is the work of a wide range of applied and theoretical scientists.
Together with a cross-disciplinary team in fields as broad-ranging
as biology, engineering, and optics, Lubensky carries out
the conceptual research that expands the inner horizons of
the known physical world.
soft matter, the molecules are more structured than liquids
but more random than crystals. The molecular structure determines
the physical properties. Some phases reveal a braided structure.
Others have strings of molecules twined into helices, and
some have flat layers like baklava that can slide back and
forth. Both jelly and rubber, for example, qualify for the
name “soft matter,” but their different textures,
elasticity, and other properties are a result of how the
molecules are configured. These differences explain why SuperBalls
bounce and Play-Doh hits the floor with a dead thud.
Research on the layered, twisted, and braided forms of soft
matter has yielded many important inventions. Latex paint,
foam rubber, liquid-crystal displays, toothpaste, and mayonnaise
are all made from soft matter. So is Silly Putty. “Invented” as
a by-product of research at General Electric, it combines
the soft, pliable qualities of dough with the elastic properties
of rubber. Silly Putty is strange, fascinating, fun—and
a gold mine. Though commercial applications of Lubensky’s
discoveries are yet to be seen, his research provides the
sort of fundamental understanding that sets the stage for
Physicists, he notes, are more intent upon understanding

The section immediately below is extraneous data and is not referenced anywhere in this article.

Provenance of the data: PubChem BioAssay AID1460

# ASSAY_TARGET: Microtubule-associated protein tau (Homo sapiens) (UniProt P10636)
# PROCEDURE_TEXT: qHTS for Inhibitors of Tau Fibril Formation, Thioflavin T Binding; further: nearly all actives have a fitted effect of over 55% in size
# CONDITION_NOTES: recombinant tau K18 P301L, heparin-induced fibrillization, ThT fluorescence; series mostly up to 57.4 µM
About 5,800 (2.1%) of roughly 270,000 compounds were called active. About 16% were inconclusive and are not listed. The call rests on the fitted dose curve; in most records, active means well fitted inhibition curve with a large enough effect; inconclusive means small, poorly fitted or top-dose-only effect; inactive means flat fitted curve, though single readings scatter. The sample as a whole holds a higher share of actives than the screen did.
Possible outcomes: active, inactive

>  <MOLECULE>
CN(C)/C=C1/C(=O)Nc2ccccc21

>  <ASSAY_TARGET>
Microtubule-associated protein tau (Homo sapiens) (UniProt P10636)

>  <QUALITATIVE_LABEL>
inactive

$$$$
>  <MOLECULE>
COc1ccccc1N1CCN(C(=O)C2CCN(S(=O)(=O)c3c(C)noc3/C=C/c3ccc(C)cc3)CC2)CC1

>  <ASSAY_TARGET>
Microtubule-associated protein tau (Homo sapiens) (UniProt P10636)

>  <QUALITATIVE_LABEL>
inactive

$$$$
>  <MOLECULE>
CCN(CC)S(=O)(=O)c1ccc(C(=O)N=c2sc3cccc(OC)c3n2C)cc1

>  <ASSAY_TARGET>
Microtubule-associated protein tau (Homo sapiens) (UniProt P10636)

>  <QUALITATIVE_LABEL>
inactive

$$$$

how nature has put together its molecules than on what they
might be made to do. “We physicists are most interested
in the big picture. We’re working toward a general
understanding of the principles that underlie the natural
world. Other researchers are interested
in uncovering trends and developing applications. Science needs both approaches.”
Lisa Jo Rudy is a freelance writer and consultant who lives
in Elkins Park, PA.
and the Math
In 2003, Tom Lubensky, a member of the National Academy
of Sciences, received the Oliver E. Buckley Condensed Matter
Prize, awarded by the American Physical Society. The prize,
the highest U.S. honor in the field of soft matter physics,
recognized the Penn physicist’s recent prediction of
a new state of matter known as TGB, or “twist-grain
“ Imagine a Manhattan skyscraper,” Lubensky
explains, “layer upon layer of floors. Now imagine
the floors twisting around a Renaissance spiral staircase.
Add a whole array of staircases that hold together the twisted
layers. Now imagine that structure repeating itself as a
Lubensky built his theory of the TGB phase by analogy. De
Gennes had established that the mathematical models describing
superconductors and liquid crystals were similar. Building
on de Gennes’ work, Lubensky predicted the existence
of the TGB phase as the analog in liquid crystals of a phase
in superconductors that forms in an external magnetic field.
And he developed a mathematical model of its structure. Serendipitously,
experimentalists at Bell Labs discovered the TGB phase at
the same time that the Penn physicist conceived his prediction.
While the Buckley prize cited this specific discovery, it
was really “a lifetime achievement award” for
Lubensky’s many contributions to the ever-expanding
field of soft matter theory.